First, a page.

Pope Benedict XVI told Muslim diplomats Monday that "our future" depends on dialogue between Christians and Muslims, an attempt to ease relations strained by his recent remarks about Islam and violence.
The pontiff quoted from his predecessor, John Paul II, who had close relations with the Muslim world, when he described the need for "reciprocity in all fields," including religious freedom. Benedict spoke in French to a roomful of diplomats from 21 countries and the Arab League in his summer residence in Castel Gandolfo in the Alban Hills near Rome.
After his five-minute speech in a salon in the papal palace, Benedict greeted each envoy individually, clasping their hands warmly and chatting for a few moments with every one.
"The circumstances which have given risen to our gathering are well known," Benedict said, referring to his remarks on Islam in a Sept. 12 speech at Regensburg, Germany. He did not address those remarks at length.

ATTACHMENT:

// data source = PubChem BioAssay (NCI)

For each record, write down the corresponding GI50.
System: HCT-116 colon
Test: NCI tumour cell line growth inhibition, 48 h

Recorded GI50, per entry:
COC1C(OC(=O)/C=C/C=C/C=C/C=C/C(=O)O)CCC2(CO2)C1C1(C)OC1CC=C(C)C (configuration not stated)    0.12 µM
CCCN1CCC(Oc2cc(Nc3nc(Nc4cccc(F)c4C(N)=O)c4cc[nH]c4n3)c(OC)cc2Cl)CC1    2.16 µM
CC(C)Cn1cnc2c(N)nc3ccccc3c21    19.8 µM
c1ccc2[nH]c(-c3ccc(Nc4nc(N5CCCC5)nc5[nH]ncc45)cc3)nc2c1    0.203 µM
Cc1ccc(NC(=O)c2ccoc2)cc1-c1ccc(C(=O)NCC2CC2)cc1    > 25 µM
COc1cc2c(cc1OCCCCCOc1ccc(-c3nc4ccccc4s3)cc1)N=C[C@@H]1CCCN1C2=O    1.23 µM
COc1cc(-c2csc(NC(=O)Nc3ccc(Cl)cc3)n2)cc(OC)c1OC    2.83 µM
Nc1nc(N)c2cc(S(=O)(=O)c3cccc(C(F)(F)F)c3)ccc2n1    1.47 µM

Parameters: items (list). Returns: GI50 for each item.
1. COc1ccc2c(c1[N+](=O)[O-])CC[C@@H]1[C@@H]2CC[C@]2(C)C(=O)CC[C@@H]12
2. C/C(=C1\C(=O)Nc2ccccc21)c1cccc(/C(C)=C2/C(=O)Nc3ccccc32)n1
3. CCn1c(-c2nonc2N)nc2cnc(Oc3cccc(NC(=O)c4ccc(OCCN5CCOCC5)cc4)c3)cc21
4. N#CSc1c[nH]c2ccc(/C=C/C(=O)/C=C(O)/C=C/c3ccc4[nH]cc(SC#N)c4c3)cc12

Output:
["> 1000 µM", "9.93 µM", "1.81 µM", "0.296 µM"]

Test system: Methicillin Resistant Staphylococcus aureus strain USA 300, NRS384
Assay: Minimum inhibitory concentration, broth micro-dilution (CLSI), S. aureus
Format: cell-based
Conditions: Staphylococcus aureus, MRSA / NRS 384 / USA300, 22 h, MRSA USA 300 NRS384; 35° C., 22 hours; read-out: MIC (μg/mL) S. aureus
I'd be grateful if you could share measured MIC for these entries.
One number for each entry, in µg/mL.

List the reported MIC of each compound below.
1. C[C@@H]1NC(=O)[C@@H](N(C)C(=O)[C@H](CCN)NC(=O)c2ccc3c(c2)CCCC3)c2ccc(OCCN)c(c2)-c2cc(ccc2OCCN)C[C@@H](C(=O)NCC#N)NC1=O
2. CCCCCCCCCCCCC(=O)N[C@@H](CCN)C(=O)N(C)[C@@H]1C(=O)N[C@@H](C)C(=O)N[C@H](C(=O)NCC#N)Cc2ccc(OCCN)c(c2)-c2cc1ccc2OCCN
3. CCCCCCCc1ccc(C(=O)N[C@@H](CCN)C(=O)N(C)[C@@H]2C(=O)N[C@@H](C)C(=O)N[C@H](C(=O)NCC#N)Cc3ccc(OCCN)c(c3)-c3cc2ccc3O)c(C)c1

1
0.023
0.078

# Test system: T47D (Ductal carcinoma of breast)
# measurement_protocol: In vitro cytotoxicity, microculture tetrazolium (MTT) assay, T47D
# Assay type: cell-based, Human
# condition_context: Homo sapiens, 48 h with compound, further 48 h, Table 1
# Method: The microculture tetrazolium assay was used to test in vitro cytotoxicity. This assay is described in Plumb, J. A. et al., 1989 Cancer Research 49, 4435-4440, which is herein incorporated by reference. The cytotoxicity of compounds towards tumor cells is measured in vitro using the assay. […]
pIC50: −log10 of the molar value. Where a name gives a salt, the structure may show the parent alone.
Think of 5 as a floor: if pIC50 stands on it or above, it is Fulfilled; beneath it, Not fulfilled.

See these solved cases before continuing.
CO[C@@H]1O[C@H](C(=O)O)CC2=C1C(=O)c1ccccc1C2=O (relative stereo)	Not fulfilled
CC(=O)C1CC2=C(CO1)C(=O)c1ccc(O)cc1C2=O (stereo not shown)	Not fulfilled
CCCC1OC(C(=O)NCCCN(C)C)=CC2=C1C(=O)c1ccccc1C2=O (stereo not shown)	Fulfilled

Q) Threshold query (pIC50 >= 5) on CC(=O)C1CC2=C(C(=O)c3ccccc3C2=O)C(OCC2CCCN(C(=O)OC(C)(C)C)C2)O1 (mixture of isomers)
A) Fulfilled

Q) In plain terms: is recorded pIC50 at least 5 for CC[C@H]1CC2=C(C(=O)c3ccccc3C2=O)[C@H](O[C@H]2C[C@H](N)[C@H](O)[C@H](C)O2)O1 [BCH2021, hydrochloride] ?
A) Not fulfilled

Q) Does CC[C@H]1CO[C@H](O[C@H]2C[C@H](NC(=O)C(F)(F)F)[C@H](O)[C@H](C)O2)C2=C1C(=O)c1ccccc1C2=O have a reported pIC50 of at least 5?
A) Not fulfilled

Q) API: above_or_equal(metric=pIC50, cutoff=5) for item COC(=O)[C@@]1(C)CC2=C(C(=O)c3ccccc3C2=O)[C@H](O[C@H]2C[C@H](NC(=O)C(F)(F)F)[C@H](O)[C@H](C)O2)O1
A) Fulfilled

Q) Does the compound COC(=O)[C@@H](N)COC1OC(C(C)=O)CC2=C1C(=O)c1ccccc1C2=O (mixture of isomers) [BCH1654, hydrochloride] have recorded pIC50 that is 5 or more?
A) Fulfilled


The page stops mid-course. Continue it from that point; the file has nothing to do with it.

Speaking in Germany, Benedict quoted the words of a Byzantine emperor who characterized some of the teachings of the Prophet Muhammad as "evil and inhuman," particularly "his command to spread by the sword the faith."
Benedict cited John Paul II's statement that "Respect and dialogue require reciprocity in all spheres," particularly religious freedom, a major issue for the Vatican in Saudi Arabia and other countries where non-Muslims cannot worship openly.
Of predominantly Muslim nations that have diplomatic relations with the Vatican, only Sudan did not participate in the meeting.
AP correspondents Victor L. Simpson and Frances D'Emilio contributed to this report from Vatican City.
This program aired on September 25, 2006. The audio for this program is not available.